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Republicans Question Administration's Commitment to Producing Vast U.S. Unconventional Oil & Gas Resources

Press Release

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Location: Washington, DC

Today, the Subcommittee on Energy and Environment held a hearing to examine challenges and opportunities associated with expanding development and use of unconventional oil and gas production technologies. The hearing continued the Science, Space, and Technology Committee's ongoing efforts to consider key components of a true "all of the above" energy strategy.

Subcommittee Chairman Andy Harris (R-MD) said that "The Green River Basin, located in Colorado, Utah, and Wyoming, may contain up to three trillion barrels of oil--more potential oil than the rest of the world's current oil reserves combined." Harris said that "If this energy--which is overwhelmingly on Federal lands--is made available, I am confident American ingenuity will find ways to responsibly explore and produce this resource."

The International Energy Agency (IEA) projects conventional crude oil production will significantly decline in the coming decades. In order to meet projected global demand for energy, the world will need to expand production of unconventional oil, natural gas liquids, biofuels, and other substitutes.

However, the Administration's fiscal year 2013 budget request for the Department of Energy (DOE) proposes to eliminate almost all oil and gas research and development (R&D). Republicans today repeatedly questioned the Administration's anti-fossil fuel actions against the backdrop of President Obama's stated goal in his most recent State of the Union address to pursue an "all of the above" approach to energy.

Chairman Harris specifically asked Mr. Charles McConnell, DOE's Assistant Secretary for Fossil Energy, whether oil shale and oil sands are part of the President's "all of the above" strategy. Mr. McConnell stated that both resource bases are part of the President's energy mix, but later acknowledged that the Administration does not request funding to advance production technologies.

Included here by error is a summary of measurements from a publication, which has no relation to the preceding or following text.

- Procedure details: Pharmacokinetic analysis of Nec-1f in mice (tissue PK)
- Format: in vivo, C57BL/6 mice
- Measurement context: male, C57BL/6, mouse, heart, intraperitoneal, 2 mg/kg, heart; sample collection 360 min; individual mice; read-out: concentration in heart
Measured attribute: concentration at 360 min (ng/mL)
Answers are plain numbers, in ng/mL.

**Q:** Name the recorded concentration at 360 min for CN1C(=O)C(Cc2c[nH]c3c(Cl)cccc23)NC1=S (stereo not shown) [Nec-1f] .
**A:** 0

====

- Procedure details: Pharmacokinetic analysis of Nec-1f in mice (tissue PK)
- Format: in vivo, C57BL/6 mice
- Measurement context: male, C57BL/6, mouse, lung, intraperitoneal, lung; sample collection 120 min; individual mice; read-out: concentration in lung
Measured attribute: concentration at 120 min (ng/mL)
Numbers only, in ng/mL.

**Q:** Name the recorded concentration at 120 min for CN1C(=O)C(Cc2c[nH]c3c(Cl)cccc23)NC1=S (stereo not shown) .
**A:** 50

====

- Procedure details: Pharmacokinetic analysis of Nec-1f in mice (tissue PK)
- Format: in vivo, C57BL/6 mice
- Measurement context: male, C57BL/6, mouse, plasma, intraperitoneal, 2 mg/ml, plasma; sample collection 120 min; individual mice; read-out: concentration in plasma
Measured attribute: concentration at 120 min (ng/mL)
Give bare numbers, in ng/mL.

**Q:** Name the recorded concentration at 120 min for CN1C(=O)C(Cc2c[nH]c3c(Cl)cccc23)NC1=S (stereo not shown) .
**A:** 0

Harris said: "It's disturbing that the Administration claims these vast resources are part of the President's approach, when in fact the budget provides no support for their development. This further confirms the President's "all of the above' rhetoric is hollow and misleading, if not downright false."

Full Committee Chairman Ralph Hall (R-TX) raised similar concerns with respect to the Administration's support for shale gas production. "I would just note for the record that in his State of the Union speech, the President said "it was public research dollars…that helped develop the technologies to extract all this natural gas out of shale rock.' It is troubling that he is suggesting the Federal government made hydraulic fracturing possible while at the same time trying to kill R&D within the same program that he says deserves credit for the current oil and gas boom," Hall said.

Ms. Samantha Mary Julian, the Director of Utah's Office of Energy Development, today highlighted the State's efforts to develop its unconventional energy, noting "Despite the lack of efforts of some federal agencies, the unconventional energy industry is alive and growing in Utah." Ms. Julian praised the benefits of expanded unconventional energy development on employment and education. "Utah actively manages its lands to promote the responsible development of its energy resources as it produces the main source of funding for our schools," Julian said. "Simply put, Utah educators and students depend on responsible energy development."

It is currently projected that American oil shale resources could yield an estimated 800 billion barrels of oil. Witnesses today stressed that continued advances and breakthroughs in technology will help facilitate the development of America's unconventional oil and gas resources. The President and CEO of US Seismic Inc., Mr. Jim Andersen, discussed how the new technology his company is developing will enable shale oil and gas producers "to improve efficiency, increase output, and enhance safety, all at a lower cost."

The CEO of US Oil Sands, Inc., Mr. Cameron Todd, further highlighted his company's anticipated pilot project to produce oil from oil sands, noting their innovative process uses "far less water, energy, surface area, and generates less greenhouse gas than any project to date."

Mr. Tony Dammer, the former Director of the DOE's Office of Naval Petroleum and Oil Shale Reserves, noted the Department of Energy has not implemented the policies contained in the Energy Policy Act of 2005 with respect to its responsibilities to develop oil shale. Dammer said that if the sections of the law "were implemented and the unconventional fuels development program was initiated within the DOE, uncertainty and inconsistency in policy would not exist today."

Additionally, Ms. Julian, Mr. Todd, and Mr. Dammer all stressed the need for access to Federal lands for energy development.


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